Every year on or around 22 September, cities across the globe celebrate World Car-Free Day, encouraging motorists to give up their cars for a day. The event highlights the numerous benefits of going car-free to citizens—including reduced air pollution and the promotion of walking and cycling in a safer environment.
The World Carfree Network says that the World Car-Free Day can be a showcase for just how our cities might look like, feel like, and sound like without car… 365 days a year.
Meanwhile, every year from 16 to 22 September, European towns showcase their commitment to clean and sustainable urban transport during #MobilityWeek.
Car-free days are an opportunity for cities to highlight how congested roads can be used in different ways. From races for alternative-energy powered vehicles in Budapest, to horse-riding in São Paulo, to street picnics in Vienna, to running in Jakarta, cities and the people who live in them are stressing the alternatives to polluting vehicles on this important day.
UN Environment shines a light on those who are taking the lead in promoting sustainable lifesytles all year round. For instance, there is the story of Diego Osorio, founder of “Mejor en bici” (Better by bike) in Bogotá, Colombia whose goal is to convince the city’s inhabitants of the benefits of biking on health, exercise levels and air pollution.
“Latin American cities have given all the power to cars and we have ended up destroying ourselves; we have no space left for parks or for pedestrians. We have forgotten about human beings—it is time to reconquer the lost space,” says Osorio.
Air pollution caused by transport
Car-free days are a massive opportunity for cities to realize how much pollution affects our lives. Vehicle emissions are one of the main sources of outdoor air pollution, particularly in cities. Ambient air pollution alone caused some 4.2 million deaths in 2016, according to the World Health Organization. Transport is also the fastest growing source of fossil-fuel CO2 emissions, the largest contributor to climate change.
Vehicle emissions are the result of poor fuel quality and weak vehicle regulation around the world. The Partnership for Clean Fuels and Vehicles was launched by UN Environment to support countries address urban air pollution through the adoption of cleaner fuels and more efficient vehicle technologies and standards. It is recognized for successfully supporting countries to phase out leaded gasoline.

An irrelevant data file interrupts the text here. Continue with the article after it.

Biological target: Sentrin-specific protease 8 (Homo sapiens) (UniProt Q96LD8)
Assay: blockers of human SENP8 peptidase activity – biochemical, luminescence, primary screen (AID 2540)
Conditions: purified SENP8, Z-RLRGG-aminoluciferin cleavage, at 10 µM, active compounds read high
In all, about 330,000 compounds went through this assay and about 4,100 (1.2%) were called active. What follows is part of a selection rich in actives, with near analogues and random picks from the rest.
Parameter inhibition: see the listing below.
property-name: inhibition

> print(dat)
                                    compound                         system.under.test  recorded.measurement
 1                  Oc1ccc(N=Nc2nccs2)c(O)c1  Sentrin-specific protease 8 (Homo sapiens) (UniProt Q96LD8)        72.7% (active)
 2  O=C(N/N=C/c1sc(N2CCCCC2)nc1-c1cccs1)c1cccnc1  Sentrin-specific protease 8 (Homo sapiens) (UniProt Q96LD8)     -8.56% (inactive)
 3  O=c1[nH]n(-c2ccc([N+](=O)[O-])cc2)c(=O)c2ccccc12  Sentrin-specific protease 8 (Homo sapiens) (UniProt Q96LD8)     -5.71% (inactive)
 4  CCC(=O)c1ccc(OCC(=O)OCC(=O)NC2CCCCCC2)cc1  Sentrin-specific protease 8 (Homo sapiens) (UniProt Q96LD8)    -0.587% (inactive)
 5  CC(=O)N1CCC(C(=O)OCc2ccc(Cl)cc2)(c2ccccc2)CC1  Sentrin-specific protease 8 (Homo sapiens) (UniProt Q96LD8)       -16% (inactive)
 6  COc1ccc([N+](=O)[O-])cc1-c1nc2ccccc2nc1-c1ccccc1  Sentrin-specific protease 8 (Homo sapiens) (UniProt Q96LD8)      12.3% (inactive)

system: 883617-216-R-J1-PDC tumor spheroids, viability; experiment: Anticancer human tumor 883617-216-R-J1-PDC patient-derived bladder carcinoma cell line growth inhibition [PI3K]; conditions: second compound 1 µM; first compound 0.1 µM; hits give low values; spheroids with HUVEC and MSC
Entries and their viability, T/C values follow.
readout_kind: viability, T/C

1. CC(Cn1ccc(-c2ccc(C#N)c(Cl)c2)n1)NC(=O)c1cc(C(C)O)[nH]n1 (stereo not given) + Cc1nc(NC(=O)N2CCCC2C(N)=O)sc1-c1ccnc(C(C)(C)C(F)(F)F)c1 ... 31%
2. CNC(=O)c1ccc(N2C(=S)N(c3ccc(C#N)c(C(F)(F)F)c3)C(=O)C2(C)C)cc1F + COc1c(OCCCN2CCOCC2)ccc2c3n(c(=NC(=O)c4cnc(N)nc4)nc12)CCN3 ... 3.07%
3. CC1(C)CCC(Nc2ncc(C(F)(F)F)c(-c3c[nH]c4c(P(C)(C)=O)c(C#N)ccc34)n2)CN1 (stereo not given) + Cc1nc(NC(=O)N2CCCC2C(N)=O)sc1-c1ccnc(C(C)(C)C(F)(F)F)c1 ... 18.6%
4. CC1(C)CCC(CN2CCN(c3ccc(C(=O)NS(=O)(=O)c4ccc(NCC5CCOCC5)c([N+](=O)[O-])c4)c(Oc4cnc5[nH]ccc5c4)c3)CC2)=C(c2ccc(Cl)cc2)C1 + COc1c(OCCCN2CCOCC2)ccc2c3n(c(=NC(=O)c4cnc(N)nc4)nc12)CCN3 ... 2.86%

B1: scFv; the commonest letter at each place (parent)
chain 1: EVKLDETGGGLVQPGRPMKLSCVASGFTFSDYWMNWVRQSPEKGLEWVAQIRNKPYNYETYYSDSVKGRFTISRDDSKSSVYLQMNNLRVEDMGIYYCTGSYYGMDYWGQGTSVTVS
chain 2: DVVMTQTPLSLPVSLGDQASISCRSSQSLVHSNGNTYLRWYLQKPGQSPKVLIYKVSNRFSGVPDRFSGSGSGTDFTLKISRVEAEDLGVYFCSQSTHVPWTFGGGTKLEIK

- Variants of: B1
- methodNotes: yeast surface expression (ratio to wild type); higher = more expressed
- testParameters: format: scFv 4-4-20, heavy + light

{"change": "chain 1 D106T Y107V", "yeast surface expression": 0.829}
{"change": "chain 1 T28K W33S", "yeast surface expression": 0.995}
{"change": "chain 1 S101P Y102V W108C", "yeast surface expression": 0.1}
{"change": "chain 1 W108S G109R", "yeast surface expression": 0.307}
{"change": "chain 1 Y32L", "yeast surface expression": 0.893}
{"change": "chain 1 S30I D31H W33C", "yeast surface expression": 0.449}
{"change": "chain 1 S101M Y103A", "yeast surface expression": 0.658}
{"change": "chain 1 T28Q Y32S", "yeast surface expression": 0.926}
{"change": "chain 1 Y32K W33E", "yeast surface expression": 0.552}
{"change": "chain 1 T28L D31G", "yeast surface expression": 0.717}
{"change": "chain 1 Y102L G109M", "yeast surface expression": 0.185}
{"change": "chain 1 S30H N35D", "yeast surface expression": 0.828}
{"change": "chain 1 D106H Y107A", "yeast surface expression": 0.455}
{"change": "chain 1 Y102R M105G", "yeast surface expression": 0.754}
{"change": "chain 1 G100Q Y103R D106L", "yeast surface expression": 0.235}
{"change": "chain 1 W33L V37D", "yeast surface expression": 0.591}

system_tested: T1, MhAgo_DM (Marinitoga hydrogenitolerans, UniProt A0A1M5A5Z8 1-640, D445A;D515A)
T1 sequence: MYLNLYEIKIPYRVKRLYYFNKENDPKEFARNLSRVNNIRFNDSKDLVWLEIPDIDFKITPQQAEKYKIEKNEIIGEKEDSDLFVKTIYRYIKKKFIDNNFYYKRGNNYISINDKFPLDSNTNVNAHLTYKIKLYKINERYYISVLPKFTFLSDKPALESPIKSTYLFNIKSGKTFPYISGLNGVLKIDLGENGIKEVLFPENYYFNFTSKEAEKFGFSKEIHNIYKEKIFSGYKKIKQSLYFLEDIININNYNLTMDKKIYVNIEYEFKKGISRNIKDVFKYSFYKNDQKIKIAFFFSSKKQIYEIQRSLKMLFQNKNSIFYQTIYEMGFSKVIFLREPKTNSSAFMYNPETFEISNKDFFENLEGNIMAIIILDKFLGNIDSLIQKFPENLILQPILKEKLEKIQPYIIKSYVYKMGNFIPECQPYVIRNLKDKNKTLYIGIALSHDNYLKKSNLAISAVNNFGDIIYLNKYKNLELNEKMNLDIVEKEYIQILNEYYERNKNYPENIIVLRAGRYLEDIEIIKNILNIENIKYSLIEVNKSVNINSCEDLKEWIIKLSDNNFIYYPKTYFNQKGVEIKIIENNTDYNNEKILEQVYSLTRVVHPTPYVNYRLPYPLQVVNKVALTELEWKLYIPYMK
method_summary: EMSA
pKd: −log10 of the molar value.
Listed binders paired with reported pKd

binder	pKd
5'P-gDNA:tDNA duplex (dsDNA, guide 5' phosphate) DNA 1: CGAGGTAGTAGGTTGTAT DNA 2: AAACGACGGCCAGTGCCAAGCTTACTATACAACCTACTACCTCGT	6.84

The results of going car-free are clear to see. For instance, the first “journée sans voiture” (day without a car) in Paris, France was held in September 2015 and was found to reduce exhaust emissions by 40 per cent.
“Most cities have been designed around mobility for cars, and it is high time we change this and start designing cities around human mobility,” says Rob de Jong, Head of UN Environment’s Air Quality and Mobility Unit.
Drivers need to learn to share the road
UN Environment’s Share the Road Programme supports governments and other stakeholders in developing countries to invest in infrastructure for pedestrians and bicycles. The Programme is centered around the concept that everyone begins and ends their journeys as pedestrians, and in cities, some people rely almost exclusively on walking and cycling. Yet, investors and governments continue to prioritize road space for cars.
Breathe Life – a global campaign for clean air
Many of the cities which hold car free days also participate in the #BreatheLife campaign.
The Breathe Life campaign is led by the World Health Organization, UN Environment and the Climate & Clean Air Coalition. It supports cleaner air initiatives, promotes the use of clean energy and helps cities, regions and countries develop policies and programmes to reduce air pollution. The campaign currently reaches over 80 million people worldwide.
Like car-free days, the Breathe Life campaign stresses the measures that people can take as communities or individuals (for example, to stop waste burning, promote green spaces and walking or cycling) to improve air quality.
This article originally appeared here, on the UN Environment website.